Rare photos surface of Enola Gay, Bockscar
For many in America, this event can seem like a distant moment as it happened over seven decades ago on the other side of the globe, but for the Johns family the event is connected to their family history.
Leora Johns lives on a farm outside New Ulm with her daughter Connie Neal. Johns’ husband Erwin was stationed in the Pacific in 1945 and encountered the two planes that dropped the bombs, the Enola Gay and Bockscar, days before they carried out the mission. Not only did Erwin Johns see both planes but he also took photos of them.
Before the war photography was Erwins’ hobby and he continued taking photos throughout his time in the service.
On June 17, 1943, Erwin joined the Navy Construction Battalion also known as the C.B.s or Seabees. The Seabees job was to assist in the construction of naval bases in the Pacific. This included the construction of airstrips on islands. These airstrips were used to launch bombing raids on Japan. He eventually found himself stationed on the small island of Tinian.
Leora said other men in the navy brought their cameras but many were unable to develop their photos until after returning home. Erwin was able to develop his photos early through an inventive plan.
With the help of a friend Erwin constructed a dark room in the island’s paint shop. There, the two were able to develop photos of nearly every plane that landed on Tinian. Erwin was specifically photographing the nose art on a plane’s fuselage. Erwin and his friend sold prints of the photos they made to other men stationed there. This is how Erwin found himself in a position to photograph two of the most famous planes in history.
In addition to photos Leora has a tape recording of her husband explaining his time in the service. The video was recorded in August 1989, a few months before Erwin’s death.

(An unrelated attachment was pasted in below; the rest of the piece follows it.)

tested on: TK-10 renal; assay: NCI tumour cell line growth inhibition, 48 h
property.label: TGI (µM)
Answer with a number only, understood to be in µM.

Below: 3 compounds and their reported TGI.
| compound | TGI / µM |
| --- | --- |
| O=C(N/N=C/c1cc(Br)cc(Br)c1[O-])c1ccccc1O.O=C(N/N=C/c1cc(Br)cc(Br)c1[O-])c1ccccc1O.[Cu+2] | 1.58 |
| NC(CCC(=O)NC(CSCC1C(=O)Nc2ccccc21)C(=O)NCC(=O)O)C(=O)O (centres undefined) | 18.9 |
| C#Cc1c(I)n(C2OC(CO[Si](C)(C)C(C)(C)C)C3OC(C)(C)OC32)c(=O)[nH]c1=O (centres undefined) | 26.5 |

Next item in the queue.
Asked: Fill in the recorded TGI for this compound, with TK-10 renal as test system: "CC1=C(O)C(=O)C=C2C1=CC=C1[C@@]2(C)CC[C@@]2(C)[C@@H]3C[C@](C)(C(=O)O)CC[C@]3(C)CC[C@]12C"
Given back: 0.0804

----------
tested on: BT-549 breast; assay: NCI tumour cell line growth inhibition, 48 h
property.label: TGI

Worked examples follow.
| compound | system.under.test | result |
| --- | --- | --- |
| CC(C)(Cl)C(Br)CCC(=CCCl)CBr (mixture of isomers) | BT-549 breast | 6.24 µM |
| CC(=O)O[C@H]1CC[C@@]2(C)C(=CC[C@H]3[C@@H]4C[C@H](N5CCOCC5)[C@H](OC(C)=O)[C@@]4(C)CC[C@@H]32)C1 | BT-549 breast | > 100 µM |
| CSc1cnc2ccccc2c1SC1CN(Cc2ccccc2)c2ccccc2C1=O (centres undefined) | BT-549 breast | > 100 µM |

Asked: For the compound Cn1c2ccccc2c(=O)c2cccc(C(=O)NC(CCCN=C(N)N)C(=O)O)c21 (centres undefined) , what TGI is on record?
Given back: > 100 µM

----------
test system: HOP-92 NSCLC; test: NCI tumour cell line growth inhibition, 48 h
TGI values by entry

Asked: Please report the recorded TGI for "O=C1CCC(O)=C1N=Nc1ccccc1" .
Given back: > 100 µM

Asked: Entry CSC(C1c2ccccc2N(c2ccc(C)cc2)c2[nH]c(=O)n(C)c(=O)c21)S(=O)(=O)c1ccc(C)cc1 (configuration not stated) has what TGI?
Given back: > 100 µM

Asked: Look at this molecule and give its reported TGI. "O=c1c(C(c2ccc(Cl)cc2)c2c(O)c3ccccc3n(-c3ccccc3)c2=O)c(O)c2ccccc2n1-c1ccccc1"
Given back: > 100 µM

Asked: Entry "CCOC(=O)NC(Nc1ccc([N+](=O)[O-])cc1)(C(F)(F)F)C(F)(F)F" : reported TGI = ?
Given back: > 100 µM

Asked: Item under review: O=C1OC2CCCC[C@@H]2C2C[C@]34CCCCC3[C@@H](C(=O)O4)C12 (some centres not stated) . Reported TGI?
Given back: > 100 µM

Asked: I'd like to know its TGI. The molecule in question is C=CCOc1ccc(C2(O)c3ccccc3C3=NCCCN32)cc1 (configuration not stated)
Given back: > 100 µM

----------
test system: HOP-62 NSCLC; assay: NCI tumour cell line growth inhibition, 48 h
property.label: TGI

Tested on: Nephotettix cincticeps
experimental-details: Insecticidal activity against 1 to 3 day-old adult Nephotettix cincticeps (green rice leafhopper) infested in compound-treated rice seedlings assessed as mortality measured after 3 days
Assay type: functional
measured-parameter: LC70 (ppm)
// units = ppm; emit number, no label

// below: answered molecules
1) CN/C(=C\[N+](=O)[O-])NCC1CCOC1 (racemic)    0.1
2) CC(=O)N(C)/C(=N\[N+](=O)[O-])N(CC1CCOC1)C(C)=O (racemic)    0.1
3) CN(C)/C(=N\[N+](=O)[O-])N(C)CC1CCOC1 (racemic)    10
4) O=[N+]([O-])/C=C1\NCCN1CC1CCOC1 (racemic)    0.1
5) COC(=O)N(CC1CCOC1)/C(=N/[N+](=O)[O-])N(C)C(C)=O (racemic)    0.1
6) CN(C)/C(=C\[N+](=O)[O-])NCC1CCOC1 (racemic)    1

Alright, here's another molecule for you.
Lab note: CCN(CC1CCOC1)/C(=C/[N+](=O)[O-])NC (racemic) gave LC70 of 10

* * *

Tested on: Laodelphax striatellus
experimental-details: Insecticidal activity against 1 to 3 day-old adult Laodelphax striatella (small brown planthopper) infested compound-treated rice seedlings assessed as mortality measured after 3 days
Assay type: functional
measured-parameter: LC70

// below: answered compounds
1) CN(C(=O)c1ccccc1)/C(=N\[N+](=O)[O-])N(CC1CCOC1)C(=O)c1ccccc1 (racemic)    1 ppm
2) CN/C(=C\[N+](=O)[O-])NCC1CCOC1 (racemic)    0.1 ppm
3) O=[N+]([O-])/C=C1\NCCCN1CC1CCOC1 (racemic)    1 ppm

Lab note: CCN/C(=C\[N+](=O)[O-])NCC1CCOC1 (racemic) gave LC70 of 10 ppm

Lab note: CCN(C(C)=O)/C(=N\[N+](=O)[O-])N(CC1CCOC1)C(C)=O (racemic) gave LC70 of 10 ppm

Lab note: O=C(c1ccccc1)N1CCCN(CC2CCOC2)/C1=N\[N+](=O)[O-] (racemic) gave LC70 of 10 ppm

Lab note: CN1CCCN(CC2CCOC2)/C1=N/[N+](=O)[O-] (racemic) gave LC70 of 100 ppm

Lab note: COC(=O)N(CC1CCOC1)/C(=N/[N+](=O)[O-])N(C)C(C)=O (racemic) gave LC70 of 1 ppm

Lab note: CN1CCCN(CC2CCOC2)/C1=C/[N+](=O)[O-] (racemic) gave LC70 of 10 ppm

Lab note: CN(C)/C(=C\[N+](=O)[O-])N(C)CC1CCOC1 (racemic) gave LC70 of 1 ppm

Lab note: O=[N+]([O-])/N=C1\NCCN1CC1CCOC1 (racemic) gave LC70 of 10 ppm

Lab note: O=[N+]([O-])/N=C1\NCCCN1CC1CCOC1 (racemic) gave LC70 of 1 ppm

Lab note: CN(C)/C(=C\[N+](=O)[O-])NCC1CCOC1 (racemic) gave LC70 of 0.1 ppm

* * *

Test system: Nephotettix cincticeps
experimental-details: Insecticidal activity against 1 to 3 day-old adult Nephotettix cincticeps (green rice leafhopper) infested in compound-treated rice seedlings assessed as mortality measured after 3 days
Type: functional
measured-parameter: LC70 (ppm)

In the video Erwin said he and the other men stationed on Tinian were aware the Enola Gay and Bockscar were not being loaded with the typical ordinance. The bombs arrived on the island by plane and were kept under extremely heavy guard.
The final assembly of the bombs took place on Tinian. Johns said he and the men stationed on the island needed to build a separate building for the assembly of the bombs. He remembered that every part of that building needed to be grounded against lightning strikes.
“We knew it was a bigger bomb, but we had no idea how big it was,” Johns said.
The power of the two atomic bombs was enough to annihilate both Hiroshima and Nagasaki. The total number of Japanese killed in the blasts may never be known, but conservative estimates place the death toll at a minimum of 100,000.
Johns said the dropping of the bombs brought a quick end to the war, which made the Seabees happy because they got to go home.
Johns was officially discharged from service on March 2, 1946, after nearly three years in the Navy.
With the money Johns made from selling plane photos, he was able to buy a new Chevrolet automobile. The vehicle came in handy as his first night back in New Ulm he took Leora Schulz, his future wife, out on their first date. Leora said he took her to the New Ulm Ballroom.
Leora said her husband did not talk about his experience in the war often, unless a friend from the service visited. During these special visits, Erwin would bring out his photo albums and take a trip down memory lane.
Leora and Connie have several photo albums full of original photos taken by Erwin during his time on Tinian. A few years ago Leora had the original photos taken by her husband appraised at the Antique Road Show in Bismark, North Dakota.
Much of this plane art has been lost over the years. For this reason alone, the photos taken by Erwin are valuable to historians, but it is the pictures of the Enola Gay and Bockscar that are most impressive.
“They told us to never sell these,” Leora said. “They said they belong in a museum.”
Photos courtesy of Leora Johns